Grazing Land

Camel Creek is a relatively small sub-catchment where land use is dominated by grazing on natural pastures. Approximately 9% of the land area is set aside for conservation and minimal use.

Land Condition

Definition of ABCD land condition framework

Results of a Rapid Land Condition Assessment (adopted from Hassett et al. 2000) are presented below. The assessment has been devised to subjectively characterise condition while traversing the BDT region by vehicle. The data are based on a total of 4666 observations across the Burdekin region between 2004 and 2007.

The data were collected to provide independent information on land condition and provide a regional perspective. Resource assessment data are most useful when interpreted with other sources of data e.g. time-series remote sensing, modelling and water quality monitoring.

The estimated condition of the Camel Creek sub-catchment is proportioned as follows:

  • A Condition: 13%
  • B Condition: 35%
  • C Condition: 46%
  • D Condition: 6%

Data from the Camel Creek sub-catchment is based on 48 observations.

On the basis of the rapid assessment, the Camel Creek sub-catchment is estimated to have the largest proportion of land in poor (C) condition (46%), followed by fair (B) condition (35%) and good (A) condition land (13%). 6% of observed land was in very poor (D) condition.

Ground Cover

Ground Cover in the Camel Creek sub-catchment is proportioned as follows:

  • ( BC) Bare Cover: 0%
  • ( LC) Low Cover: 4%
  • ( MC) Moderate Cover: 24%
  • ( HC) High Cover: 70%
  • (VHC) Very High Cover: 2%

Data from the Camel Creek sub-catchment are based on 46 observations.

On the basis of the rapid assessment (2004-2007), the Camel Creek sub-catchment is estimated to have the highest proportion of land within the high (HC) ground cover category (70%), followed by moderate (MC) cover (24%) and low (LC) cover (4%) categories. 2% of land was estimated to fall into the very high cover (VHC) category.

Resource Condition Summary

Camel Creek is a relatively small subcatchment where land use is dominated by grazing on native pastures. Approximately 9% of the land area is set aside for conservation and minimal use, while there are many abandoned and operational mines throughout the subcatchment. The condition of riparian habitat in this subcatchment has declined over the last 30 years, with increased gaps in the headwater streams and main channel, and is currently assessed as very poor (D). This subcatchment consists of ephemeral creeks without major permanent waterbodies, thus providing limited aquatic habitat value. Bank erosion, including slumping, is reported to be prominent along creek-lines. Poison Lake, an ephemeral lake perched on a plateau with its own catchment area, is listed in the Directory of Important Wetlands in Australia.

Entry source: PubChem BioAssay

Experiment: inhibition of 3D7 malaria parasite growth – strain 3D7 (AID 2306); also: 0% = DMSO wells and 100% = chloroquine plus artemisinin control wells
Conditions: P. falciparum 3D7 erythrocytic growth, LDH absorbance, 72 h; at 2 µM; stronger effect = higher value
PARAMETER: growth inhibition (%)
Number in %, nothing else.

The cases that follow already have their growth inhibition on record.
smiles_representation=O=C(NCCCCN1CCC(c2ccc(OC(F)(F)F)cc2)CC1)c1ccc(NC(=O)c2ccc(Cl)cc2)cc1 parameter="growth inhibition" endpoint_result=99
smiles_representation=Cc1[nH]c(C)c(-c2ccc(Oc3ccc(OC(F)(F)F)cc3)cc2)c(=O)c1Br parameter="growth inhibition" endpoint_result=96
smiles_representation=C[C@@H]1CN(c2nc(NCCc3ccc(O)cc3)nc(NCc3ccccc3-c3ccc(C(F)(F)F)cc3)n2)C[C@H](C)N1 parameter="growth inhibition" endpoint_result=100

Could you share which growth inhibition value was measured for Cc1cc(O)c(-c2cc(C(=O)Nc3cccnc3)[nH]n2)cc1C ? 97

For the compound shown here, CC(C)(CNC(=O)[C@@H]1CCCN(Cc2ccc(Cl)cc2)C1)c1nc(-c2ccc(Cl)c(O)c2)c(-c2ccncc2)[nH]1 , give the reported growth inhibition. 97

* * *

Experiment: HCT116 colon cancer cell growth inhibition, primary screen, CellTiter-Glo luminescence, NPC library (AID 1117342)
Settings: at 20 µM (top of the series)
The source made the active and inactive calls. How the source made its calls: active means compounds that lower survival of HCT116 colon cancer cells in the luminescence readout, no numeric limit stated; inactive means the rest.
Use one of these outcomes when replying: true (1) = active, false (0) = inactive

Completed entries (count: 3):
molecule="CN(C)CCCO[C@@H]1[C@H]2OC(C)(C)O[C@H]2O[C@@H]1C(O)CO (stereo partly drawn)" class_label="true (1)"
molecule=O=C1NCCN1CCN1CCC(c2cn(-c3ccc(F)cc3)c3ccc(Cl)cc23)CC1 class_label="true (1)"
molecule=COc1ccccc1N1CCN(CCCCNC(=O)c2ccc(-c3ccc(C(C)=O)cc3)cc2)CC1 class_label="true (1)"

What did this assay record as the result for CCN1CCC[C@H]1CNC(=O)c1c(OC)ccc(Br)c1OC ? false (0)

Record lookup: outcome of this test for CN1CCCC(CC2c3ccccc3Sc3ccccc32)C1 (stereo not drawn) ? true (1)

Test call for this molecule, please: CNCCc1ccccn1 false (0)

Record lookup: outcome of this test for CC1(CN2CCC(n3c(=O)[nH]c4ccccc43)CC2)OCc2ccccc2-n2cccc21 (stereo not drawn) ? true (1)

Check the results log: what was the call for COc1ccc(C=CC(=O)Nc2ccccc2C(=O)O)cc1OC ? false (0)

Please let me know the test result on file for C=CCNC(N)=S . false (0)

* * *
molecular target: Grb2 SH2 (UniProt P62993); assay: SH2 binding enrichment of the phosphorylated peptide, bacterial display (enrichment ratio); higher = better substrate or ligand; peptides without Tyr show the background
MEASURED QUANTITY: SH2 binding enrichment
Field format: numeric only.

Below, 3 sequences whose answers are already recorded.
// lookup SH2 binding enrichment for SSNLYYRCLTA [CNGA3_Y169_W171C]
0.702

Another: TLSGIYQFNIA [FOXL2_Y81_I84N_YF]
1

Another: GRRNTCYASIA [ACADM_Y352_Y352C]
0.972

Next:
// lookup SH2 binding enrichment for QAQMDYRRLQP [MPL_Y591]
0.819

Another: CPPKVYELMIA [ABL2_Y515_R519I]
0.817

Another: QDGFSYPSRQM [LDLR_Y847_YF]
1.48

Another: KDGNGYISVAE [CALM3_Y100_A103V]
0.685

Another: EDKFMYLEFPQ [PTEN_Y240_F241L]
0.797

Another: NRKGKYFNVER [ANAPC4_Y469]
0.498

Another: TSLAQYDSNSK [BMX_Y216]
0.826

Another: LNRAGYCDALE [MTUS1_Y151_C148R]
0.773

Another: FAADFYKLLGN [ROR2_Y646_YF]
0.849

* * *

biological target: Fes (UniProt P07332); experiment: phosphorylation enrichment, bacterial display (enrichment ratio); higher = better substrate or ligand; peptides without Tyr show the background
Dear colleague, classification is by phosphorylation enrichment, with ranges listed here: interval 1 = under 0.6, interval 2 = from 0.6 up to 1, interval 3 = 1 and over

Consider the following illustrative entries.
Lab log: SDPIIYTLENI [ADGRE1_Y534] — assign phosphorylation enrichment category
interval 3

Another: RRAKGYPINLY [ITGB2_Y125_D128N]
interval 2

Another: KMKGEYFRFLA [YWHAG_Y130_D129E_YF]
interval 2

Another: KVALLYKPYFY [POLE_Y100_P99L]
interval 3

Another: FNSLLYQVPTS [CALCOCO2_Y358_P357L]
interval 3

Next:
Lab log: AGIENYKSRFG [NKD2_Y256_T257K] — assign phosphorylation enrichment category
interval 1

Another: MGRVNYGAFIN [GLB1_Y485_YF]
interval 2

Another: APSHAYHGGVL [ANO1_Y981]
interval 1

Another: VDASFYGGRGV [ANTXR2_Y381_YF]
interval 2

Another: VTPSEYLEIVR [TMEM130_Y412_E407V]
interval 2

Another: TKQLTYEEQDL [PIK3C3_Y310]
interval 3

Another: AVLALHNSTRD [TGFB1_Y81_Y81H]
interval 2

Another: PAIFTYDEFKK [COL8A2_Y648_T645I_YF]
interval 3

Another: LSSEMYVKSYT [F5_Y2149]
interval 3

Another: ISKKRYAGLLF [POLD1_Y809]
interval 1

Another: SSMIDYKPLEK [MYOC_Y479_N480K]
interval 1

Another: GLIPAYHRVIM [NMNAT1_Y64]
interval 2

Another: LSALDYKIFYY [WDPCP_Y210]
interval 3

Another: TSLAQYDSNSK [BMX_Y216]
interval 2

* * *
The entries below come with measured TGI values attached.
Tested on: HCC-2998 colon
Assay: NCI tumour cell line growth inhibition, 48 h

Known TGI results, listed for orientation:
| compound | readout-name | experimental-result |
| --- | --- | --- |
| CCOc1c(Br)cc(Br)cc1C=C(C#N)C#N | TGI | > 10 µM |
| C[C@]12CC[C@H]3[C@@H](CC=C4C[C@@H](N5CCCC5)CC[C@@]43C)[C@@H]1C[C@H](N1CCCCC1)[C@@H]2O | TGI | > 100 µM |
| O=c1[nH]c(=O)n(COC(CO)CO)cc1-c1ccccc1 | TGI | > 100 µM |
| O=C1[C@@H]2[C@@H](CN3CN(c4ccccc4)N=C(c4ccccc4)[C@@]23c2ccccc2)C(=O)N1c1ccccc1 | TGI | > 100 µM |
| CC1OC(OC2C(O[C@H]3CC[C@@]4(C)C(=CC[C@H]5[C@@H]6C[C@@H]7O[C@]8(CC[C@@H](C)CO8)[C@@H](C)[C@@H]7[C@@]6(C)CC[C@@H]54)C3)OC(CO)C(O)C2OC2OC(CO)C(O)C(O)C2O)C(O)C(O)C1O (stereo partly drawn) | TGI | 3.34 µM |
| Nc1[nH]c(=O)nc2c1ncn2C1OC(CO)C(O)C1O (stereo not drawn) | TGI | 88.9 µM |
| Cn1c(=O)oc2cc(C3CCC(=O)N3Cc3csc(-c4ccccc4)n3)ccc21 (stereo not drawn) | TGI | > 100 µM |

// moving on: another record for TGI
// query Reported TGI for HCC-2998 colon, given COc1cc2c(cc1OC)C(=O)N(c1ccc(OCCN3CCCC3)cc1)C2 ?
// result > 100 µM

Hillslope erosion is identified by models as the major source of sediment and particulate nutrients affecting water quality within the Camel Creek subcatchment. However, the contribution from gullies is also identified as substantial. The rate of soil erosion is predicted to be moderate and just below both the basin and BWQIP region averages, while the total soil loss to waterways from the subcatchment is comparatively low due to its small area. Grazing land condition is assessed as having high proportions in poor (C) and fair (B) condition, while some good (A) and very poor (D) condition land is also apparent. This is also reflected in the rapid ground cover field assessment (2004-07). Analysis of ground cover from satellite imagery (reference) identifies areas of vulnerable 'D' condition land in the lower reaches of Camel, Perry and Hopewell Creeks. However, the mean ground cover over the entire subcatchment fluctuated relatively little between 1999 and 2006 (between 96% and 87%).

Water quality in the Camel Creek subcatchment is predicted by models to have moderately elevated sediment concentrations during wet season event flows. Water quality monitoring data, however, have recorded extremely high concentrations of sediment during wet season flows in Camel Creek. Comparisons are difficult to draw between the monitoring and modelling datasets due to the small sample size collected over only two wet seasons. Nevertheless, in light of reports of large gully networks and streambank erosion, these sources of sediment may be underestimated by the SedNet model and support continued water quality monitoring.

Draft Environmental Values

The aquatic ecosystem values of the Camel Creek subcatchment are poorly known and, while considered to be Slightly to Moderately Disturbed (SMD) as a consequence of the surrounding land use for cattle grazing, the biological communities are thought to remain in a healthy condition and ecosystem integrity is likely to be largely retained. No High Ecological Value (HEV) waters have been identified in the subcatchment. Little is known about the human use Environmental Values of the Camel Creek subcatchment, which are thought to be limited to visual recreation (Poison Lake), use for stock watering, and the cultural and spiritual values of the Kudjala and Badhun traditional owners.

Maps

References

Camel Creek.jpg
Download Catchment Layer as *.kml (requires Google Earth)